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Somewhere between Hamilton and Wellington, two crew members were thrown overboard from the good ship England and told they’d have to swim for it. Steve Harmison swam strongly enough to catch up and be hauled back on board, but with the announcement that he will not be getting a central contract, Matthew Hoggard’s Test career looks over.
As a Hoggard fan I am saddened; as a Yorkshire fan, hopeful that he will think it worth carrying on to keep taking 40 or 50 championship wickets a season at 24; as an England fan, I’m delighted that the transition was timed so brilliantly. It was pretty obvious from the first few times we saw him that Jimmy Anderson would one day take over as our premier swing bowler, and the performances he’s put in this year are evidence of a baton being passed with an efficiency the Great Britain 4x100m track teams could usefully study. Just as the Hoggster runs out of steam, the lad from Burnley is off and running hard
Hoggard is the kind of sporting hero we English treasure: self-deprecating, a wholehearted trier, and not quite world-class.
The featherbeds and billiard tables which so often pass for Test pitches these days offered him little help when he used the old ball. Later on, he developed a (slightly) slower ball and some cutters, so he could be brought on in the 50th over without risking too much carnage, but before 2005 or so he could be as much liability as asset once the ball lost its shine. He was cannon fodder for the likes of Matthew Hayden (in Australia), unless bowling negatively as on the “Bore Them Out” tour of 2001-2, when Hoggy bowled as far outside off stump as Ashley Giles pitched outside leg and the whole of India snored.
After that tour, Nasser Hussain said Hoggard was a dream to captain because he was the kind of guy who would run through walls for you – he never gave up. The other great thing about him was his dependability; you always knew what you were going to get from him. He was as predictable and as reliably satisfying as the full monty breakfast in your favourite caff.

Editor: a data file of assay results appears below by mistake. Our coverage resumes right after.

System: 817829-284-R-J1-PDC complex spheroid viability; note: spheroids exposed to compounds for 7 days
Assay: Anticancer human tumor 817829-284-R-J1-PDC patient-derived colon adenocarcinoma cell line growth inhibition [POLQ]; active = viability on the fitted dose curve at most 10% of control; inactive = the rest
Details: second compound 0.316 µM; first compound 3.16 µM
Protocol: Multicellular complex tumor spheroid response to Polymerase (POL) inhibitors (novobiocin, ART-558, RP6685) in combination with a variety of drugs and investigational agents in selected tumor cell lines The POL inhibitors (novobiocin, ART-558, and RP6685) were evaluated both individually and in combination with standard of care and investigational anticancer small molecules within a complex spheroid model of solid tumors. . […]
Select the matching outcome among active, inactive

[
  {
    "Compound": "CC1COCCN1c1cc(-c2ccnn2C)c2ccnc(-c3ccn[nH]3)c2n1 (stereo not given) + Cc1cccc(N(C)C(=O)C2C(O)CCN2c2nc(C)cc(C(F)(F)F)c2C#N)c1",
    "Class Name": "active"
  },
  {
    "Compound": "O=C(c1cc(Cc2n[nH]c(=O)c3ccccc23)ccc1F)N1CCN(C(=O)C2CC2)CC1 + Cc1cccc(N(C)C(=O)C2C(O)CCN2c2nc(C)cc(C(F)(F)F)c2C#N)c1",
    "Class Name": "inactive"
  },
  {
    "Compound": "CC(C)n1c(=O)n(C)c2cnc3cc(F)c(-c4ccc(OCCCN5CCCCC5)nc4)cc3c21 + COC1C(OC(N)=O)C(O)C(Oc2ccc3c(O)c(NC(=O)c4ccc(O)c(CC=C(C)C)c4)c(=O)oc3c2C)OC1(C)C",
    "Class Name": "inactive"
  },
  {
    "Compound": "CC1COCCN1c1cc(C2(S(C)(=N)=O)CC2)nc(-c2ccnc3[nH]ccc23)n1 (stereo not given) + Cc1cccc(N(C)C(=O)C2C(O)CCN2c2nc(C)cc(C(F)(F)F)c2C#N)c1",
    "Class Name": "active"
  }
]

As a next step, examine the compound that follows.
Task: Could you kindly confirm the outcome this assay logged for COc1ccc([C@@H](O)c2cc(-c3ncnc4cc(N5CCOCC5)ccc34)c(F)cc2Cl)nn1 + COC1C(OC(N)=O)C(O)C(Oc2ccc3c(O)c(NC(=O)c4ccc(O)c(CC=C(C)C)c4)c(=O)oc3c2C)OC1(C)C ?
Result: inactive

His old-ball stuff may have been mediocre (I don’t care much for the tomatoes anyway), but the meat of his bowling was with a new ball.
By his own account, he just ran up and ‘wanged’ it down the other end, but that is taking modesty too far: he is much more skilful than that implies. The deftness with which he executed the three-card trick on Hayden (in England) and Graeme Smith (anywhere) suggests that he can make a fine post-cricket living fleecing gullible punters at fairgrounds with a Find The Lady stand.
Being a new-ball specialist overseas when the Kookaburra ball is used almost everywhere bar England and India seems like an impossible task, but his two best matches were abroad.
The first was in Christchurch in 2001-2, when his opening spell, broken after three overs by close of play and after another ten by lunch on the following day, read 20-7-59-5. He came back later to mop up the tail, ending with 7 for 63. In the second innings, both sets of batsmen went gloriously wild with Thorpe and Astle scoring two of the four fastest double hundreds in Test history, but the first innings lead Hoggard had ensured with magnificent swing bowling saw England home.
‘Hoggard’s Match’ though, was Johannesburg 2005. He took a fearful clattering from Herschelle Gibbs, who was in rollicking form, but disposed of most of the rest of the top order for very little, ending the innings with 5-144 and restricting South Africa's lead to 8. A commanding 180 from Trescothick set South Africa a possibly gettable target of 325, but again it was only Gibbs who could make a fight of it. Three wickets in Hoggard’s first five overs set SA back on their heels, and his eventual career best 7-61 clinched England’s first series victory in South Africa for forty years.
When he goes to the great cricket ground in the sky, he won’t be eligible for membership of the Great Players CC, but Johannesburg will earn him an invitation to turn out for their XI as a guest for one match.
He will be heartbroken that it’s over, but Matthew Hoggard can be proud of a worthy Test career.
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